In April, astronomers announced the discovery of Gliese 581 e, the fourth planet found around the star Gliese 581. At around two Earth masses, this is the least massive planet ever found outside our solar system. Astronomers also announced that Gliese 581 d(the third planet found in the system) is within the star’s habitable zone. (‘A’ would designate the star itself; the planets are b, c, d, and e.) This is star #581 in Wilhelm Gliese’s Gliese Catalogue of Nearby Stars, an effort to list all stars less than 25 parsecsfrom the Sun. Gliese 581 is about 20 light years away, located in the constellation Libra.
Astronomers found Gliese 581’s planets using the radial velocity method. Perhaps you are familiar with the Doppler effect, in which a sound changes in frequency when a source that had been approaching begins to move away. We see the same effect with receding and approaching sources of light. When a light source is receding from us, the wavelength of its light gets longer (and therefore redder.) When a light source is approaching, the wavelength of its light gets shorter (and therefore bluer.) The spectra of stars show dark absorption lines, indicating wavelengths of light absorbed by gases in the star. By observing these lines over time we see that some stars show a slight redshift, then a slight blueshift, then a slight redshift…. Such a periodic variation indicates that the star is being tugged by something orbiting it. The size and period of the tug gives us an idea of the tugger’s mass. A mass much less than our Sun and comparable instead to Jupiter indicates a planet.
To understand how hard it is to find Earth-sized planets this way, imagine if a crewman on Galactica had to find Earth with this method. Our observer needs to see an entire oscillation to recognize the periodic tug of a planet, so (s)he must observe the Sun for a full year (Earth’s entire orbital period) to detect our planet. Further, Jupiter’s tug on our Sun overwhelms Earth’s by about a factor of 12. Any distant observer studying our own Sun’s radial velocity would probably notice only Jupiter’s influence on our Sun. And that would take about 12 years of observing, since Jupiter takes about that long to orbit the Sun. Finally, the observer needs to see our solar system roughly edge on, such that planets tug the Sun towards and away from the observer. Fortunately for Starbuck et. al., Galactica has access to much better technology than we do today.
Gliese581 is type M3V. Here ‘V’ is the Roman numeral five, representing the fifth luminosity class, which is the main sequence of stars that includes our Sun. ‘M3′ indicates a reddish star significantly smaller and cooler than our Sun. In particular, Gliese 581 has less than one-third our Sun’s mass and is more than 2000K (3600 oF) cooler than our Sun. Therefore, the habitable zone around Glises 581 is much closer to the star than ours is to our Sun. Gliese 581 d, orbiting in that zone, orbits once in 67 Earth days. Although Gliese 581 e takes only about 3 days to orbit its star once, is the planet closest to Earth’s mass we have yet identified. The Gliese 581 system brings us closer to finding planets like ours and to understanding solar systems like our own.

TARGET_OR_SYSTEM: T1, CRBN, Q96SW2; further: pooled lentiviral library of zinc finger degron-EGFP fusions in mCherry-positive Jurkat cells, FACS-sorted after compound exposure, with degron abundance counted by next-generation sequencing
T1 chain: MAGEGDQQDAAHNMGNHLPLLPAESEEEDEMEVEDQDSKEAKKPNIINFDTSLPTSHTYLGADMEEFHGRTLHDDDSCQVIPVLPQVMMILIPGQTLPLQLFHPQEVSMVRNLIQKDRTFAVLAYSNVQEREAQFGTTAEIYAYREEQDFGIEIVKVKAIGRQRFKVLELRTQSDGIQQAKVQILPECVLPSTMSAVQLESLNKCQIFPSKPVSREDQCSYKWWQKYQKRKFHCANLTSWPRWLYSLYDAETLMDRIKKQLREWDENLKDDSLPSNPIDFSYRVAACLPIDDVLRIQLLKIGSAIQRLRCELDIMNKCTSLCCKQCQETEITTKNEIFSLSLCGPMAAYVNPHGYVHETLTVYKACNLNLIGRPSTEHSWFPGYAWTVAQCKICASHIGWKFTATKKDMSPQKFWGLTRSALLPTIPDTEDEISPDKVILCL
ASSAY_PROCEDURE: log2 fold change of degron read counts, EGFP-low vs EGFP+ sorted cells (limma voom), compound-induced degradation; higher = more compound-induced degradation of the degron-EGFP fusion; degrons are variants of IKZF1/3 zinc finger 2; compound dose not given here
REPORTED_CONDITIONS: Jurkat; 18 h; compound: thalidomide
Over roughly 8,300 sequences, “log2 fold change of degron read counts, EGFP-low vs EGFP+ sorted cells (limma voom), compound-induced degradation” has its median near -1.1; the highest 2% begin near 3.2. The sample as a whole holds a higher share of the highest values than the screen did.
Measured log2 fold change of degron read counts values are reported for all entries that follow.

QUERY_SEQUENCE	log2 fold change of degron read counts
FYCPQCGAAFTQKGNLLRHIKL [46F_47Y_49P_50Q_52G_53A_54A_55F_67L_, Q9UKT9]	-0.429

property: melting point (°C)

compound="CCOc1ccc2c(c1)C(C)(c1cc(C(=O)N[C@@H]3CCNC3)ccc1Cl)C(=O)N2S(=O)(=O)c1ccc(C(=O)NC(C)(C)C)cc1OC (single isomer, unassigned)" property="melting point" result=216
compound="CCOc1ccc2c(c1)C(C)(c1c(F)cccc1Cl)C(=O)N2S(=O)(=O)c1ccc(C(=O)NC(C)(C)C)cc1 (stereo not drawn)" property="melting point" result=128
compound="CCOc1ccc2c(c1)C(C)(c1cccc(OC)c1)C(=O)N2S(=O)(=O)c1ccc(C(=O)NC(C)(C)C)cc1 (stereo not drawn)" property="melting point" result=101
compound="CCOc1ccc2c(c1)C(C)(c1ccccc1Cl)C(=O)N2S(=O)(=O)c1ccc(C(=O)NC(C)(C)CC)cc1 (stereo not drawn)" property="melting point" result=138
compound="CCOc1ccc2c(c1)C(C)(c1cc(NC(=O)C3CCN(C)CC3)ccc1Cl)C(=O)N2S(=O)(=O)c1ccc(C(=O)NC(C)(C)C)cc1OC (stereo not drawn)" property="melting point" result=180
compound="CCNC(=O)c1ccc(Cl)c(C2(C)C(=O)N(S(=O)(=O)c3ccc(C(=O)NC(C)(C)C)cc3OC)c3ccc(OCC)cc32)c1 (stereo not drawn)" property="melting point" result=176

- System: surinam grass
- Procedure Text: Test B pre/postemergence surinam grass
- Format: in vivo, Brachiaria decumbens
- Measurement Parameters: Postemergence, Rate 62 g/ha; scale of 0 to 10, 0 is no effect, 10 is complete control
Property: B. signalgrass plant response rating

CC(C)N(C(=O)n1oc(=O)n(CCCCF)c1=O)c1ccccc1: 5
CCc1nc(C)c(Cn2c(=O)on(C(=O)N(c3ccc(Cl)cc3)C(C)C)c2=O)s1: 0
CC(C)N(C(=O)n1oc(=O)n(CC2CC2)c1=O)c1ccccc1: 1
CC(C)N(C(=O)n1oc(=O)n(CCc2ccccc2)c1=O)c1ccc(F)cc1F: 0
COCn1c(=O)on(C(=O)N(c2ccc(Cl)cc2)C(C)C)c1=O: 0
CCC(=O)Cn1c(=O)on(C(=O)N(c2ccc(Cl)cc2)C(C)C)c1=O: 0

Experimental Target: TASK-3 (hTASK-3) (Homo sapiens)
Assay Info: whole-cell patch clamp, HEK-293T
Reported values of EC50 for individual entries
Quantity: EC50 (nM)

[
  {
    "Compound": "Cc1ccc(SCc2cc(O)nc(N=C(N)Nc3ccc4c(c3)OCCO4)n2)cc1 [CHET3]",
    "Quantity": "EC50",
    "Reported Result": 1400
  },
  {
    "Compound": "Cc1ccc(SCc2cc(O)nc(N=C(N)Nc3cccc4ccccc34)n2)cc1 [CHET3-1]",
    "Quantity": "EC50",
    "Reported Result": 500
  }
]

Just days ago (May 13,) NASA announced that its Kepler telescope, launched March 6, is ready to begin observations. This is NASA’s first mission capable of finding Earth-sized and smaller planets around stars other than our Sun. Unlike the Hubble telescope which orbits Earth, this telescope is in orbit around the Sun. It is roughly at Earth’s distance from the Sun, but on an orbit where it lags slightly more behind Earth’s position as time passes. After 4 years, Kepler will be about 0.5 AU, or half the Earth-Sun distance, behind Earth on its orbit.
Kepler will stare continuously at the same small region of the sky for three and a half years. Scientists did not want this steady gaze interrupted by day-night cycles or by passage behind the Earth, as would happen if the telescope were in Earth’s orbit. Further, Kepler is looking at a region of space far above the plane of our solar system, so the Sun, Moon, and other solar system bodies never come near the field of view. That area of space is also in the galactic plane roughly in the direction the Sun itself is traveling. This means we are observing stars at the Sun’s approximate distance from the galactic core.
Kepler will detect extrasolar planets using the transit method. This method involves looking at stars continually for long periods of time to see if the light ever gets slightly dimmer. If the slight dimming occurs on a regular basis, it might be because a planet is orbiting the star and regularly passing in front of it from our perspective. Such a passage is called a transit. When a planet as small as our Earth transits its star, the star dims by only a factor of 1/10,000. Only now, with Kepler, do we have an instrument powerful enough to detect such a tiny change in a star’s brightness. Of course, we need to be fortunate enough to observe the planetary system edge-on, otherwise no transit will occur. However, the chosen field of view contains about 100,000 stars, so odds are at least a few are oriented favorably.
Even if we do find other Earth-sized planets, however, we are still far from finding alien cultures, much less interacting with them as in science fiction. Aliens in science fiction can interact because writers cheat on the laws of physics by introducing a parallel dimension. This dimension is called ‘subspace’ in Star Trek and ‘hyperspace’ in Star Wars and Babylon 5. To travel from one planetary system to the next, a starship leaves space, enters subspace/hyperspace, travels through that dimension, and reemerges into space at its destination. As far as we know, however, no subspace or hyperspace exists to shorten space travel; real spacecraft must travel through space. That makes the speed of light (300,000,000 m/s) an inviolable speed limit. For example, nothing can travel between our system and that of Gliese 581 in less than 20 years, because Gliese 581 is 20 light years away.
What’s more, any life we hope to find and interact with has to exist at the same time we do. Given our short existence compared to the universe as a whole (equivalent to eight minutes out of a year), this could be the single biggest limitation on our ability to find other worlds with life.
But even as we leave green-blooded aliens and warp drive at the theater, a quite real adventure remains before us. No matter how much we explore and study our solar system, we cannot truly understand it until we can place it in a larger context. The Kepler mission promises to show us more systems like our own, or to show us just how rare systems like ours are. Either way, we will be able to appreciate our own Earth and familiar planets like never before. I find that as thrilling as a ride with Captain Kirk.